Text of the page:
CAMAS, Wash. — (BUSINESS WIRE) — January 14, 2019 — Lightfleet Corporation ( www.lightfleet.com) has both issued and pending patents that will lead to the first implementation of true multicast networking on a multicore processor chip. This solves a fundamental problem that has limited the performance of processor architectures in data-intensive applications. Multicast refers to the ability to send a data packet to multiple destinations simultaneously. This is a capability that is desirable in performance-critical applications where multiple processors need access to the information.
“To make up for the lack of true multicast, Ethernet implementations offer a sequential multicast wherein a packet is replicated in the interconnect and sent out serially to multiple endpoints,” said Dr. Bill Dress, chief architect of the Lightfleet developments. “Such a work-around introduces excessive latency into the transmissions and produces a severe skew in arrival times of the same information at different destinations, while dramatically reducing system throughput.”
Supported by 17 patents issued to date, the Lightfleet developments have enabled a new message-centric networking architecture called Multiflo™, where data flow from source(s) to destination(s) without the need for traditional network switches. “By eliminating the traditional network switch, Multiflo removes the biggest factor limiting the performance of data-centric applications,” said Jay Brandon, Lightfleet Vice President of Sales. “Using our technology will give processor vendors a clear performance advantage over competing products, especially in new markets such as Artificial Intelligence.” The company’s benchmarks show more than a ten-fold performance advantage with multicast over switch-based networks, in addition to significant throughput and latency improvements with unicast.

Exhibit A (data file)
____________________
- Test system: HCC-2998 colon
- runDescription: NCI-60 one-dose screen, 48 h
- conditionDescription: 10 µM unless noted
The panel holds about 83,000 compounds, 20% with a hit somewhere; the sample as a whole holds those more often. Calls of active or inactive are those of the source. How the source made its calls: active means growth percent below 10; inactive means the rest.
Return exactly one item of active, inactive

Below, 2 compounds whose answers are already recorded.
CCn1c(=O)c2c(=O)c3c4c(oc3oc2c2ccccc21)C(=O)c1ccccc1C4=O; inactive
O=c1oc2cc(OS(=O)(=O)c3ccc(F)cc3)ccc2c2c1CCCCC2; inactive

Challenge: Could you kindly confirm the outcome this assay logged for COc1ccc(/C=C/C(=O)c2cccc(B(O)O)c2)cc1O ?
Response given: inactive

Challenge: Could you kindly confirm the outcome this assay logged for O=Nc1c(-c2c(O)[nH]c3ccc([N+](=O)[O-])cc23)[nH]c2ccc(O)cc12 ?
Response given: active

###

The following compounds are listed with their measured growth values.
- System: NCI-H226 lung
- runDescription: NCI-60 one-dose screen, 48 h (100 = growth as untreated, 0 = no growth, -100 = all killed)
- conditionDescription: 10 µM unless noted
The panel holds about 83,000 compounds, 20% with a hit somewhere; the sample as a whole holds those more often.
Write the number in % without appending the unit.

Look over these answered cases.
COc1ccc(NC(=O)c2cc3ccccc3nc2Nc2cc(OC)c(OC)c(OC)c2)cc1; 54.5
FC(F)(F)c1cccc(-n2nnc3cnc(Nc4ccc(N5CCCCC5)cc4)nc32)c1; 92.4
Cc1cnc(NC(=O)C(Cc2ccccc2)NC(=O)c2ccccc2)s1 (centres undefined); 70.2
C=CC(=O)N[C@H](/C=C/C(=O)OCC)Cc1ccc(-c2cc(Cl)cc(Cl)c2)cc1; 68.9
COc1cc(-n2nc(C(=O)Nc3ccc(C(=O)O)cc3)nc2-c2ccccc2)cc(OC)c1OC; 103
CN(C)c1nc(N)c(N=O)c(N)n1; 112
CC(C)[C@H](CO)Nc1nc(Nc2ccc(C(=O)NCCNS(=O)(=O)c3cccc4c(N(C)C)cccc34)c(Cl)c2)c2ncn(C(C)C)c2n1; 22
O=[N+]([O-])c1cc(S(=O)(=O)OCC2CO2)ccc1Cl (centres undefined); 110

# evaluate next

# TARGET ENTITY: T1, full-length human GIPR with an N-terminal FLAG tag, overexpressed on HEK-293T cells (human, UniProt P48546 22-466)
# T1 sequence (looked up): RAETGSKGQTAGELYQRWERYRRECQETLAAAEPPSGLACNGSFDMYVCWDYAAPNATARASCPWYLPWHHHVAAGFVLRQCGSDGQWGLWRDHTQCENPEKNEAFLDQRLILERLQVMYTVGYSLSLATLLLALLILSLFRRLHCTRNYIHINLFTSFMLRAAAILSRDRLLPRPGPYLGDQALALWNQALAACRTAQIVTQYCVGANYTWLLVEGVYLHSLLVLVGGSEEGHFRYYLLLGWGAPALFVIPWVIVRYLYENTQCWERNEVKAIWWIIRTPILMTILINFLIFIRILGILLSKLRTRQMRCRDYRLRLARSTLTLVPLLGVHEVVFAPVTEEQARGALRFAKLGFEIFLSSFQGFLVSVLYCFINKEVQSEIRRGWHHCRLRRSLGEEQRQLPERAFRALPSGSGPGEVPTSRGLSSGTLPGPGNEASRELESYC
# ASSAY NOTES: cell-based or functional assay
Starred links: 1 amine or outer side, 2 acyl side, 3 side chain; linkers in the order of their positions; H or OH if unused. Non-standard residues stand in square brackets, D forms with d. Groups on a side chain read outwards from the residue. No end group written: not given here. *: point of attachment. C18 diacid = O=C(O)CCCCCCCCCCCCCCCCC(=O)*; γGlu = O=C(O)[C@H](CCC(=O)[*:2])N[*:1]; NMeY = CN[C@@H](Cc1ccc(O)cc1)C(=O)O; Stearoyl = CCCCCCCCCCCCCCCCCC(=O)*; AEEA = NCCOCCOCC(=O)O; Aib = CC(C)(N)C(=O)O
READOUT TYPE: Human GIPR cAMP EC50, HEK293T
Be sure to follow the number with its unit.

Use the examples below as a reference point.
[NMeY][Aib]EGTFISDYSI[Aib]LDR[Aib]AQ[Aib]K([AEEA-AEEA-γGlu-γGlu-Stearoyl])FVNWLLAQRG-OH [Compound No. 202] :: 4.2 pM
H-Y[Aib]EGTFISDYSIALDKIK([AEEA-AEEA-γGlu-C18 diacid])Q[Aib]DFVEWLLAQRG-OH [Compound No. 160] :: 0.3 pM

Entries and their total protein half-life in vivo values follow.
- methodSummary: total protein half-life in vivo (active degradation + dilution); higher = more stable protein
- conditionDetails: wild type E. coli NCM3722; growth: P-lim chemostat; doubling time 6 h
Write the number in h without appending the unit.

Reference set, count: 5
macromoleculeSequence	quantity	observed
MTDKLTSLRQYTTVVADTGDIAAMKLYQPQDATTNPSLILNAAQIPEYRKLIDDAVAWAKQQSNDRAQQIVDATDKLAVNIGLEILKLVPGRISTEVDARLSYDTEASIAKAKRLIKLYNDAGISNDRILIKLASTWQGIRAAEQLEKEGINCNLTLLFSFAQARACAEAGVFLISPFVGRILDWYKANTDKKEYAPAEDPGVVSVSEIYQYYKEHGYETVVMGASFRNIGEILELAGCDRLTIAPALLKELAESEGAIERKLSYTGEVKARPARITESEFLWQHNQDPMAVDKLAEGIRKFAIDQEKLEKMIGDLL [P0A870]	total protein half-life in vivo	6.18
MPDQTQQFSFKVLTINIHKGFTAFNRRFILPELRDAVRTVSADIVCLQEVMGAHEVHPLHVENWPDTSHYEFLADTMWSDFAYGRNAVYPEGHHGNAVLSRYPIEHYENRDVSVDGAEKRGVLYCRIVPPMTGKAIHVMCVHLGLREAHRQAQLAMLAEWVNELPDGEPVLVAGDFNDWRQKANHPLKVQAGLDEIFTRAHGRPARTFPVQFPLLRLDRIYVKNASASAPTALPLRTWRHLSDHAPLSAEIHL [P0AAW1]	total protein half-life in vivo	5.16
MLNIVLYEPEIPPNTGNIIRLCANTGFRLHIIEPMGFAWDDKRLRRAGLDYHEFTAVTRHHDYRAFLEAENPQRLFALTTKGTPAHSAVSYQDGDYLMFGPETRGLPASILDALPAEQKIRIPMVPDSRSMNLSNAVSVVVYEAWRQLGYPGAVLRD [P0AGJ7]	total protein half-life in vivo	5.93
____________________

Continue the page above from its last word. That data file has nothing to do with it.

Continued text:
“Lightfleet’s multicast capability has the potential to fill a big gap in the industry’s Gen-Z next-generation networking specification,” said Dress. “Without true multicast capability, and a switch-free interconnect, the latency problems plaguing today’s network architectures will continue and grow even worse into the future.”
Lightfleet Corporation was founded in 2003 in Camas, Wash. by a team of individuals seeking to deliver innovative computer hardware and associated software system products. The company’s staff has diverse backgrounds in optics, signal processing, neural computing, massively parallel processing and semiconductor design. The team is responsible for over 24 patents, either obtained or in process.